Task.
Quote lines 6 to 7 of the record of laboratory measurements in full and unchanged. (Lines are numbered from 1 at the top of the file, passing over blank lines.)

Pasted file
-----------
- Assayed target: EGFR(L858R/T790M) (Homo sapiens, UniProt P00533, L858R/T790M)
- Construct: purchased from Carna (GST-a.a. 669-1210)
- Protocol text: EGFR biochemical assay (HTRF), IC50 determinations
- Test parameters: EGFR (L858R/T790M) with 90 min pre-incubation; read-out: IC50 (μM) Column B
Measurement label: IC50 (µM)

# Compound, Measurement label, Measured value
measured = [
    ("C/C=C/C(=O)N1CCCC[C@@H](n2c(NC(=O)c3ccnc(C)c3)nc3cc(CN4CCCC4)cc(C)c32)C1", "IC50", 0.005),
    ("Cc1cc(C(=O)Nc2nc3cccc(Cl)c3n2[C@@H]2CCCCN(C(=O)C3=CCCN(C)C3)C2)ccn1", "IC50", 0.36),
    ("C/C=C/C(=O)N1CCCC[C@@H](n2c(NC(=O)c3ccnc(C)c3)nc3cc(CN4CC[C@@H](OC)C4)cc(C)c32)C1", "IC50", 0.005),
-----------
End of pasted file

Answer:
# Compound, Measurement label, Measured value
measured = [